What is GIS?
GIS stands for Geographic Information Systems (or more recently, Geographic Information Science). In simple terms, a GIS is a software package that lets you store, manipulate, create, and analyze geospatial data.
What is geospatial data? It is information in a variety of formats (boundary maps, spreadsheets, digital photographs or maps, satellite imagery, etc.) that has some component letting you know where it is on the Earth.
Photo credit: NASA's Visible Earth (http://visibleearth.nasa.gov/)
This is a guide to GIS at the University of Maryland Libraries--what software, data, training, and tools are available to you.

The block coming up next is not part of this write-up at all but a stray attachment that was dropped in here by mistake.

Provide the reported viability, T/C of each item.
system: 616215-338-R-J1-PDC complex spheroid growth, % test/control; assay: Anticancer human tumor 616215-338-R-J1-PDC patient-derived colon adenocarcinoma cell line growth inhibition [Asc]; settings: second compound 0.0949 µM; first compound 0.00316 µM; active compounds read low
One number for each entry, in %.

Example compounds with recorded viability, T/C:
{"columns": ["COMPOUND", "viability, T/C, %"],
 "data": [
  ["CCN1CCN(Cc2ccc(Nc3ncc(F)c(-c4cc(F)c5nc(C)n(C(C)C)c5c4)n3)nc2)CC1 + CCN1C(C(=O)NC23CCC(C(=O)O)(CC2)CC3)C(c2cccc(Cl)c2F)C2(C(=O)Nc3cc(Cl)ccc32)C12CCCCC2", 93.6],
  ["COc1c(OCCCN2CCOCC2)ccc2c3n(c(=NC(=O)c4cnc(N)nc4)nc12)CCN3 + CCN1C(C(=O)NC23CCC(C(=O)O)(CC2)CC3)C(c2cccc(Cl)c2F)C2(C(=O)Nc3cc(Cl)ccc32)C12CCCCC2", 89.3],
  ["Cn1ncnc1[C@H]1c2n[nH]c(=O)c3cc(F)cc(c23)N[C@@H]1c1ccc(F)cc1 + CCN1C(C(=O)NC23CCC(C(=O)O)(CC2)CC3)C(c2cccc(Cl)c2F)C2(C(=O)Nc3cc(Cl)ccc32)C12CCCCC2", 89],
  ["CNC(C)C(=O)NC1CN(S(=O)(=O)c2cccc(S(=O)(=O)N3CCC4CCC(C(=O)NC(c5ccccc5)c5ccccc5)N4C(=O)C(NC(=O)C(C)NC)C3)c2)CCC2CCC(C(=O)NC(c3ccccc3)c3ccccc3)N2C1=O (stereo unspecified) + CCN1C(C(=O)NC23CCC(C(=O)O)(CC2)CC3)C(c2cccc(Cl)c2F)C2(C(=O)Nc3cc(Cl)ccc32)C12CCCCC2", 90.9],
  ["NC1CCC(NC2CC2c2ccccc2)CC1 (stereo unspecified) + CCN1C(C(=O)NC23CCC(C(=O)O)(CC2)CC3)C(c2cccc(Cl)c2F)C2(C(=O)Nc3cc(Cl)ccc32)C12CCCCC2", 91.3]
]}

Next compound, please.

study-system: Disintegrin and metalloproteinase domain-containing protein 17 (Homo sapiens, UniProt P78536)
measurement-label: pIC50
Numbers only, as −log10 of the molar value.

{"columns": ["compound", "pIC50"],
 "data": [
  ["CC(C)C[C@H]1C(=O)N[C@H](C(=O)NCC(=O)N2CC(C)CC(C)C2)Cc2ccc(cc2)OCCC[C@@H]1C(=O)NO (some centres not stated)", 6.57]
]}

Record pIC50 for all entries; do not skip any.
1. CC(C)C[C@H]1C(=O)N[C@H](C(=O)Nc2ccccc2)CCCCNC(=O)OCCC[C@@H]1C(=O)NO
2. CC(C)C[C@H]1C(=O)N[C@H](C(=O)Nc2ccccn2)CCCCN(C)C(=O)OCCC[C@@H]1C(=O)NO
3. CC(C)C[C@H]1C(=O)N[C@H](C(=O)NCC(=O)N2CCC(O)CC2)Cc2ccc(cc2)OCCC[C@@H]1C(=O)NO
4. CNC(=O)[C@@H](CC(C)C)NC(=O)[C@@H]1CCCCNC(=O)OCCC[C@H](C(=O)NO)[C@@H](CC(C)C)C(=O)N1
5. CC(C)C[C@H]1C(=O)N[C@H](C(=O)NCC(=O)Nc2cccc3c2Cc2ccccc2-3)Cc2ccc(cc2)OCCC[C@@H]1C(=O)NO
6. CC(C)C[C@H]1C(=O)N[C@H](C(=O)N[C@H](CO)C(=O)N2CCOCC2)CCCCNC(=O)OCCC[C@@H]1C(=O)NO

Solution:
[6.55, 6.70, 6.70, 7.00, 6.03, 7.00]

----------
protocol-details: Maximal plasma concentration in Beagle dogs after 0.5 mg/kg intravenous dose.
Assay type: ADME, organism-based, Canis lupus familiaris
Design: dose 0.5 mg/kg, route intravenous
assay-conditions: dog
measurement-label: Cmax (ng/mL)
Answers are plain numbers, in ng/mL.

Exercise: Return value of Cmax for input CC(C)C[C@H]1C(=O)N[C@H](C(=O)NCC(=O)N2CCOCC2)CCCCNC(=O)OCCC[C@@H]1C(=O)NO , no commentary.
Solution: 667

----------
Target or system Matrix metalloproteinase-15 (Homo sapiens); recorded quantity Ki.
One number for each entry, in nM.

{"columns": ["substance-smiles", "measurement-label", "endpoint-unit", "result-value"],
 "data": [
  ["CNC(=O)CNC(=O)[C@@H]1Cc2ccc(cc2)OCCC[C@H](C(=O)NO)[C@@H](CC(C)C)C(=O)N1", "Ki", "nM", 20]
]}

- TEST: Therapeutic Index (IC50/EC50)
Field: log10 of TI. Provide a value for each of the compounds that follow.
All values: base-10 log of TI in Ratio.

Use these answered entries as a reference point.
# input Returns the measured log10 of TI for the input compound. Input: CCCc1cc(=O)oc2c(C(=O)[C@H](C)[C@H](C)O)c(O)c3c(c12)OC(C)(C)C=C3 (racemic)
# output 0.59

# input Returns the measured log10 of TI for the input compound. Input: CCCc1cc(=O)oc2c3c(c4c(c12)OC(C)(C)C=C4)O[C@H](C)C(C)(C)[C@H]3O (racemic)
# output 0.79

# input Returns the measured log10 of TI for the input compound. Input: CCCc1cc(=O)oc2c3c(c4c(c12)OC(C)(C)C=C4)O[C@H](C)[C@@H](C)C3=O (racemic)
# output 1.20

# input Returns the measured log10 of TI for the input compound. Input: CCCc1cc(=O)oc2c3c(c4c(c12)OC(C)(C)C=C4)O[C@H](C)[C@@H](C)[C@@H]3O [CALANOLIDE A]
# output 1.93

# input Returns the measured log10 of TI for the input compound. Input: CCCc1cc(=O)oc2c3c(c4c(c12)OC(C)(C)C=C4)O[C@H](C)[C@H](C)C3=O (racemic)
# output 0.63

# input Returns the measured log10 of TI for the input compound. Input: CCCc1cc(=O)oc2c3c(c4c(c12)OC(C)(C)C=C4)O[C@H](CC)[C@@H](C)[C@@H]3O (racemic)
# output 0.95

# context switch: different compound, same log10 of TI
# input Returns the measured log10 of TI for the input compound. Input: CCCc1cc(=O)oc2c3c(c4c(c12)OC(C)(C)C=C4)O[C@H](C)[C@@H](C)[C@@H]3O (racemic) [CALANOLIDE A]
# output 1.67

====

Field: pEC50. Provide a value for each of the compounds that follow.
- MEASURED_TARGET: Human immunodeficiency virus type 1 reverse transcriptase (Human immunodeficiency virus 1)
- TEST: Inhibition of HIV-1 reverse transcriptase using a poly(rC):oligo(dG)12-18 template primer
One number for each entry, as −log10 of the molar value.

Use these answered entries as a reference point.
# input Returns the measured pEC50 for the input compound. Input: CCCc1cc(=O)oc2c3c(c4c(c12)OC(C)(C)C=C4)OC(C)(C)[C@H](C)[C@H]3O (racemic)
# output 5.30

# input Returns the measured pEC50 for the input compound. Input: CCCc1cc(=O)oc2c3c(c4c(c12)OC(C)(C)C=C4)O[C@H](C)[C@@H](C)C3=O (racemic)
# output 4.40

GIS software exists both in commercially produced and open-source versions. The commercial options have more functionality but can be expensive. Use whichever one you have or are comfortable with!
What about Google Maps and Earth?
Neither Google Maps nor Google Earth is a true GIS, but they can perform some GIS-like functions (letting you create data, viewing layers, querying). Both are nice tools, and if your mapping needs are simple they may do the trick.
Data credit: DC GIS